Smyth was first elected to Belfast City Council for the Democratic Unionist Party (DUP) in 1981, representing 'Area F' which was equivalent to the modern wards of Falls, Clonard, Blackstaff and Shaftesbury.
In the 1990s, Smyth's two sons were jailed on drugs charges. Following this, he spent considerable time campaigning against drugs, and in 2003 joined European Cities Against Drugs. In 1995-96, he served as Lord Mayor of Belfast, and during his term of office, he formally welcomed Bill Clinton on a visit to Belfast.
At the elections to the Northern Ireland Forum in 1996, Smyth stood in West Belfast, but was unsuccessful in the heavily republican constituency. The list he headed won only 4.2% of the votes cast. However, he was indirectly elected, as being placed seventh on the DUP's regional list ultimately enabled him to take one of the party's two "top-up" seats.
In September 1996, Smyth announced "I have started my boycott. I will not shop in any Catholic shop". He also claimed that "the President [Bill Clinton] stands for republicanism and is a supporter of it". He reversed his boycott call a week later, describing his statement as "a bit hasty".
At the 1998 Northern Ireland Assembly election, Smyth stood in Belfast East, but was not elected. In the 2001 general election, he stood for the Westminster seat of West Belfast, but was again unsuccessful, taking 6.4% of the vote.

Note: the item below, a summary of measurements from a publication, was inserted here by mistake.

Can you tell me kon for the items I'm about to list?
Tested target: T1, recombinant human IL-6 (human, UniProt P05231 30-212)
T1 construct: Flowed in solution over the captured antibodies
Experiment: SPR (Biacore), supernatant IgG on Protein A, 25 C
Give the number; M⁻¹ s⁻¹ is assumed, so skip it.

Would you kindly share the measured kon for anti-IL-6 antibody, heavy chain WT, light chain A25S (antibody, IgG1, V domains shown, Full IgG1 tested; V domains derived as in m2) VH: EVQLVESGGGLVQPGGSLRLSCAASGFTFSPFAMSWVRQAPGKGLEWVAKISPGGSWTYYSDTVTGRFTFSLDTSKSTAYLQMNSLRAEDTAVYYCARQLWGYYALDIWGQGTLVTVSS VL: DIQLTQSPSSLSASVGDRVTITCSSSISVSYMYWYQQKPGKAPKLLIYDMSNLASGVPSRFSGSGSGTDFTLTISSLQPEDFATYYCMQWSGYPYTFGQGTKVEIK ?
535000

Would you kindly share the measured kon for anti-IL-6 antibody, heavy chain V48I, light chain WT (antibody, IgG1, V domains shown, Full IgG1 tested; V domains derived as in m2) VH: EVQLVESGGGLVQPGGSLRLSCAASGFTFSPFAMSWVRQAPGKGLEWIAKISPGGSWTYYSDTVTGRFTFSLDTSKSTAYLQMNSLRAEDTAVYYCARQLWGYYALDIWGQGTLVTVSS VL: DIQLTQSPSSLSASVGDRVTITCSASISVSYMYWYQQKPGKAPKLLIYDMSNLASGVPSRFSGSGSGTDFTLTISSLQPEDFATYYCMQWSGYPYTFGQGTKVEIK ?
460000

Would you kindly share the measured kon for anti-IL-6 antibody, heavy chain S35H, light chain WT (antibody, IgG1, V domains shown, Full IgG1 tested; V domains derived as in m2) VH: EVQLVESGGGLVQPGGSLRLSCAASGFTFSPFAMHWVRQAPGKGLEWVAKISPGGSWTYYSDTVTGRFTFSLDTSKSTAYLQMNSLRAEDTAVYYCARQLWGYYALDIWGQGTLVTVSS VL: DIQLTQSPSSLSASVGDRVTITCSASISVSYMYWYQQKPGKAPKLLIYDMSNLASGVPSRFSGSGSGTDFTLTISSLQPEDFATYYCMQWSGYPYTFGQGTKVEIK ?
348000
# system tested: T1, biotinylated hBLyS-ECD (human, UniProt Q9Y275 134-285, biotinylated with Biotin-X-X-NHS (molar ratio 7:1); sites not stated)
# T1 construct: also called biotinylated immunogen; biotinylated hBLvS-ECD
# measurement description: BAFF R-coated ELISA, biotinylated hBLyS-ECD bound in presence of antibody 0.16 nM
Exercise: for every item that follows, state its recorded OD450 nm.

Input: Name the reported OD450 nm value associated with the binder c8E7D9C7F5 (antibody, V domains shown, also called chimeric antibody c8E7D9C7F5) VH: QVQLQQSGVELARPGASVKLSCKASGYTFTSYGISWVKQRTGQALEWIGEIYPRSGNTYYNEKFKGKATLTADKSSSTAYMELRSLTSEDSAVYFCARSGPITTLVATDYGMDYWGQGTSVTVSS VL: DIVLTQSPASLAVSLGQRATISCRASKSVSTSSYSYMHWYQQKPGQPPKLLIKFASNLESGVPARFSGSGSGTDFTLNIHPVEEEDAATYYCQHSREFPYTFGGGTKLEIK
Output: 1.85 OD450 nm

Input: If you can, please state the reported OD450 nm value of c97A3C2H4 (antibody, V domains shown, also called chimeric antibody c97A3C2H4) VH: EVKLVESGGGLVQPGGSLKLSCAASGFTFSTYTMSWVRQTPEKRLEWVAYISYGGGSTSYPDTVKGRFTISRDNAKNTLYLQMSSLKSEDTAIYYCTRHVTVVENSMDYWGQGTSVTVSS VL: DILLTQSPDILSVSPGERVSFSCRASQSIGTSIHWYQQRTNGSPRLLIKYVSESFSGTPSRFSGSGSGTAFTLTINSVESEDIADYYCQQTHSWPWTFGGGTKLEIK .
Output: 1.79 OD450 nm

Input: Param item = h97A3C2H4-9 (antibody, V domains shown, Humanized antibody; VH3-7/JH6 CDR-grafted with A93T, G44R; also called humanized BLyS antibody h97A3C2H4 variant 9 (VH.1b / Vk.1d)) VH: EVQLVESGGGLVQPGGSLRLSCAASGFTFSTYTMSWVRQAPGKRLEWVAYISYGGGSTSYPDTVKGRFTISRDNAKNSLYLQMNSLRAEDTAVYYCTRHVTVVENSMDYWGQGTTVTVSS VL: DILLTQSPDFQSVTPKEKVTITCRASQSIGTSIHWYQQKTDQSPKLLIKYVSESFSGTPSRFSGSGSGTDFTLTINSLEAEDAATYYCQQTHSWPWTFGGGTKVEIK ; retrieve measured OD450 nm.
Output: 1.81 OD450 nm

In 2000, Smyth quit the DUP after he failed to win the party's nomination for the Lord Mayoralty. He was persuaded to return, but in 2003, he again announced that he was standing down as a councillor, in order to concentrate on his religious work. The following year, he decided to continue,
He then stood for the Lord Mayoralty again, but was beaten by the Alliance Party's Tom Ekin on the casting vote of Martin Morgan, the previous year's Lord Mayor. Smyth stood for election as the Deputy Lord Mayor but was defeated by Joe O'Donnell of Sinn Féin, this time on the casting vote of Ekin. Following this defeat, reports claim that he told Ekin "your hands are covered in blood, you shameless traitor". Despite his strong opposition to Sinn Féin, Smyth disregarded the DUP's policy stating that its members should have no contact with the group.
Smyth again announced that he was standing down as a councillor in December 2004, on this occasion in an interview in which he made some criticisms of Ian Paisley's leadership of the DUP, and in particular the placement of some former members of the Ulster Unionist Party in prominent party roles. He did not stand for re-election in 2005, and he instead focussed on his role as founder and Reverend of the Jesus Saves Mission Church, closely aligned with the Free Presbyterian Church of Ulster.
In 2007, Smyth spoke out against the DUP's implementation of the St Andrews Agreement. Following Paisley's agreement to stand down as Moderator of the Free Presbyterian Church, he stated that Paisley "has gone back on everything he ever preached and there was no way he could continue as leader although I do think he should have stood down years ago."
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- Barry McCaffrey, "Unionists in uproar as Alliance 'partners' SF", nuzhound.com, 2 June 2004.
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- Stephen Gordon, "'Shocking remarks' slammed by SDLP MLA", Belfast Telegraph, 2 October 2005.
- Alana Fearon, "U-turn forced Paisley to quit", North Belfast News, 14 September 2007.
|Deputy Lord Mayor of Belfast
|Lord Mayor of Belfast
1995 - 1996
|Northern Ireland Forum|
|Member for West Belfast
1996 - 1998